The variable is always evaluated at the textual place where the expression containing it appears;
for example a variable used within an `xsl:attribute-set`

must be in scope at the point where the
attribute-set is defined, not the point where it is used.

A variable may take a value of any data type, and in general it is not possible to determine its data type statically.

It is an error to refer to a variable that has not been declared.

Starting with XPath 2.0, variables (known as range variables) may be declared within
an XPath expression, not only using `xsl:variable`

elements in the stylesheet. The
expressions that declare variables are the `for`

, `some`

, and `every`

expressions.

*Saxon 7.4 does not allow two range variables within an expression to have the same name.*

A function call in XPath 2.0 takes the form `F ( arg1, arg2, ...) `

. In general, the
function name is a QName. A library of core functions is defined in the XPath 2.0 and XSLT 2.0
specifications. For details of these functions, including notes on their implementation
in this Saxon release, see functions.html.
Additional functions are available (in a special namespace) as Saxon extensions:
these are listed in extensions.html. Further functions may be
implemented by the user, either as XSLT *stylesheet functions* (see xsl:function),
or as Java *extension functions* (see extensibility.html).

*In Saxon 7.4, the core function library is in no namespace; the functions are referenced
without using a namespace prefix.*

*Saxon 7.4 implements function calls using the XPath 2.0 function call rules.
Essentially, this means that the supplied value is not implicitly
cast to the required type unless (a) the supplied value is an untyped element or attribute node,
or (b) backwards compatibility mode is set (by setting version="1.0" and the required
type is string or number. In all other cases, casting must be done explicitly if required.*

The basic primitive for accessing a source document is the *axis step*. Axis steps
may be combined into path expressions using the path operators `/`

and `//`

,
and they may be filtered using filter expressions in the same way as the result of any other
expression.

An axis step has the basic form `axis :: node-test`

, and selects nodes on a given axis
that satisfy the node-test. The axes available are:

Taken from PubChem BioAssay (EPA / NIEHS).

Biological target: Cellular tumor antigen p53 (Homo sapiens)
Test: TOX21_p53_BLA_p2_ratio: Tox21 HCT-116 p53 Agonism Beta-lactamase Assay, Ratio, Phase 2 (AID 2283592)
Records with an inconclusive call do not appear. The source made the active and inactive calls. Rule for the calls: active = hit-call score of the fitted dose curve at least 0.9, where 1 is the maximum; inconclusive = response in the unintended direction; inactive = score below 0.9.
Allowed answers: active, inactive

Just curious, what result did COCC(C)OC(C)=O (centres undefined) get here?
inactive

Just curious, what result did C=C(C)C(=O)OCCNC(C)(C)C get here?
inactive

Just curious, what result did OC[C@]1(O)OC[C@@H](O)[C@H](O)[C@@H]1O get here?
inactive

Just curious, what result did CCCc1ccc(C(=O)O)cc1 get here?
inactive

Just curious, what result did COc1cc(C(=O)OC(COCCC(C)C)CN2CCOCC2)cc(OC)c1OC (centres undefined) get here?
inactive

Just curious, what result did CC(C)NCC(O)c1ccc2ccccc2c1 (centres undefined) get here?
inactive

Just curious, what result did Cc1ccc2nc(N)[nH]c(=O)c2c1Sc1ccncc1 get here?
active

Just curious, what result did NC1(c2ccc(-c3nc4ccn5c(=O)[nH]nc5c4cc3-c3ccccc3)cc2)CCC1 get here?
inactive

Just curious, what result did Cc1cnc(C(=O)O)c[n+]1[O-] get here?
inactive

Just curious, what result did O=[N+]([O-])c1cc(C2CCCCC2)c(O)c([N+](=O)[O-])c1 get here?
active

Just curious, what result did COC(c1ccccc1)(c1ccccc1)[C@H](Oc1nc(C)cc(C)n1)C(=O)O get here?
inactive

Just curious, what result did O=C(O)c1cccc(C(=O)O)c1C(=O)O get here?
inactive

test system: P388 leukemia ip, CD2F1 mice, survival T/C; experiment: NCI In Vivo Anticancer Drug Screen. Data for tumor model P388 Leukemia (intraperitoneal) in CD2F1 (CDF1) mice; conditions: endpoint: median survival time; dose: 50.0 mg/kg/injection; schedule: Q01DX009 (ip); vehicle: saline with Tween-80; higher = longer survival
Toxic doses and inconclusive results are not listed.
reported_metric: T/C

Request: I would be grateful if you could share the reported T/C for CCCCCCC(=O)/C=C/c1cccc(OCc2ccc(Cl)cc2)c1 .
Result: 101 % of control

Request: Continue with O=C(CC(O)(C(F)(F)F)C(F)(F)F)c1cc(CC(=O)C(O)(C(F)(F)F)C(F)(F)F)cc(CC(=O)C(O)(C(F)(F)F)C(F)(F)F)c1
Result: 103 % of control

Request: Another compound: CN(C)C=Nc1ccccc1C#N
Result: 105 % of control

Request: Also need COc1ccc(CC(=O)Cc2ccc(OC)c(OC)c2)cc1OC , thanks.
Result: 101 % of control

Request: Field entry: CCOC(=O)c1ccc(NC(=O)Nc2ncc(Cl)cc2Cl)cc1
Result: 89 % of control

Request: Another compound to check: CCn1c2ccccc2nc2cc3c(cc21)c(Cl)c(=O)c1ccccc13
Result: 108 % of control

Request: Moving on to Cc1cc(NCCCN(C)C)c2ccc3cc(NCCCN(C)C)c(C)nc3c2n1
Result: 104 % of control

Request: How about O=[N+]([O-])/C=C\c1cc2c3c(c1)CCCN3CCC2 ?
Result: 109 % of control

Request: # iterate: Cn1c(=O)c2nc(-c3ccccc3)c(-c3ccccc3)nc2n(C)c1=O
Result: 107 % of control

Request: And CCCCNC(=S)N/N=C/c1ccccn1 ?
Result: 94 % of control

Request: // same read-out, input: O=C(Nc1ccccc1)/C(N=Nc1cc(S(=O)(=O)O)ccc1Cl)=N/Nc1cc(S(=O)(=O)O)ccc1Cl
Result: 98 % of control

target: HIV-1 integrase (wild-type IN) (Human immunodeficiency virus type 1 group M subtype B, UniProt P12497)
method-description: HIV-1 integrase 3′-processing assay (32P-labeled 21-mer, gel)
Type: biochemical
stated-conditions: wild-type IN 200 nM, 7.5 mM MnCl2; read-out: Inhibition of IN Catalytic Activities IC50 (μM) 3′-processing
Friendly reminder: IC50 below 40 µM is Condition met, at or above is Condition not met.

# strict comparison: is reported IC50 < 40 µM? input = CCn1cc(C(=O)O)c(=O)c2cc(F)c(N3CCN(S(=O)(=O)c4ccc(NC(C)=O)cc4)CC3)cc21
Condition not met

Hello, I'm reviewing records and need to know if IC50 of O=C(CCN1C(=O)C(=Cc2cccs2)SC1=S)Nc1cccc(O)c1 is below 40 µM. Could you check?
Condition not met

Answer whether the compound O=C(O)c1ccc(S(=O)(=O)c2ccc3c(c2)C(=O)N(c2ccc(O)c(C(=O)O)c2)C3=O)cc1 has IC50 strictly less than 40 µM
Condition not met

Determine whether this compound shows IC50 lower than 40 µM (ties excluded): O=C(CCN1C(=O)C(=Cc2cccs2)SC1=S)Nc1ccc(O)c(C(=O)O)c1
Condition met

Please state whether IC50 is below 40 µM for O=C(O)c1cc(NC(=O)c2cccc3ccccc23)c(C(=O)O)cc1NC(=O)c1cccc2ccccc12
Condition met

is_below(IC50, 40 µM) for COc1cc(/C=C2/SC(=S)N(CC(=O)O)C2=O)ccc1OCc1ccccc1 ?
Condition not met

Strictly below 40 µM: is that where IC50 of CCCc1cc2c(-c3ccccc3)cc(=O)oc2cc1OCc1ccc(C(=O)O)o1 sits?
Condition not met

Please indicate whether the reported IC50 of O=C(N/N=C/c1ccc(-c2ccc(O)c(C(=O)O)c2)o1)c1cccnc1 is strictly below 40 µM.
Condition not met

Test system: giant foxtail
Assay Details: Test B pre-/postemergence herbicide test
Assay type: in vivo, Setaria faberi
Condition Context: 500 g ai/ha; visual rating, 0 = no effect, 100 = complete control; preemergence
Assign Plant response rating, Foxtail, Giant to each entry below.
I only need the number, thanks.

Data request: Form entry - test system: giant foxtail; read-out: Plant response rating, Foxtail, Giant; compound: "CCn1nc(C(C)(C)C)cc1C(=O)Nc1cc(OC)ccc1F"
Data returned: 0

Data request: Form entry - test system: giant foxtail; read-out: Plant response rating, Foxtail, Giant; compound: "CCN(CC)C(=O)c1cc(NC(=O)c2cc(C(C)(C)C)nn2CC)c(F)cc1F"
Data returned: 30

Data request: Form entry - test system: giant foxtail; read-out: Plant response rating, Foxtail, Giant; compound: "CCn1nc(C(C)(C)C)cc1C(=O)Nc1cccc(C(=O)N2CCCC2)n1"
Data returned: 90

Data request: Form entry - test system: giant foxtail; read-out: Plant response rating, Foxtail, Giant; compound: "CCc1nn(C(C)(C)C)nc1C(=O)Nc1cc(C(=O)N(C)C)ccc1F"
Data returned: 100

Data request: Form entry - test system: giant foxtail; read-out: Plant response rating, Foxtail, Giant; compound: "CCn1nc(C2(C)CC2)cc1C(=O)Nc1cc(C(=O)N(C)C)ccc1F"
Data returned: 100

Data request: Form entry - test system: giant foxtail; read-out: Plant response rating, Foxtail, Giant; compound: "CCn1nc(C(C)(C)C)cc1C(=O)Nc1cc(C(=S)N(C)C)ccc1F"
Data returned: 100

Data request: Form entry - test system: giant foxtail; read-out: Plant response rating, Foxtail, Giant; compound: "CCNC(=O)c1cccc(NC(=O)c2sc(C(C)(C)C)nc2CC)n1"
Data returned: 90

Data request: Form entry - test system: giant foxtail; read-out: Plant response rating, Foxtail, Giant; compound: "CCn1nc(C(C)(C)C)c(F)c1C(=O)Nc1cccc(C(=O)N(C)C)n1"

ancestor | Selects ancestor nodes starting with the current node and ending with the document node |

ancestor-or-self | Selects the current node plus all ancestor nodes |

attribute | Selects all attributes of the current node (if it is an element) |

child | Selects the children of the current node, in documetn order |

descendant | Selects the children of the current node and their children, recursively (in document order) |

descendant-or-self | Selects the current node plus all descendant nodes |

following | Selects the nodes that follow the current node in document order, other than its descendants |

following-sibling | Selects all subsequent child nodes of the same parent node |

parent | Selects the parent of the current node |

preceding | Selects the nodes that precede the current node in document order, other than its ancestors |

preceding-sibling | Selects all preceding child nodes of the same parent node |

self | Selects the current node |

When the child axis is used, `child::`

may be omitted, and when the attribute
axis is used, `attribute::`

may be abbviated to `@`

. The expression
`parent::node()`

may be shortened to `..`

*The expression . is no longer synonymous with self::node(),
since it may now select items that are not nodes. If the context item is not a node, any use of a
path expression will raise an error.*

The node-test may be:

- a node name
`prefix:*`

to select nodes in a given namespace`*:localname`

to select nodes with a given local name, regardless of namespace`text()`

(to select text nodes)`node()`

(to select any node)`processing-instruction()`

(to select any processing instruction)`processing-instruction('literal')`

to select processing instructions with the given name (target)`comment()`

to select comment nodes

Saxon does not yet allow the `element(X,X)`

or
`attribute(X,X)`

forms of node-test.

*Saxon 7.5 still allows the constructs @node(), @text(), etc, which were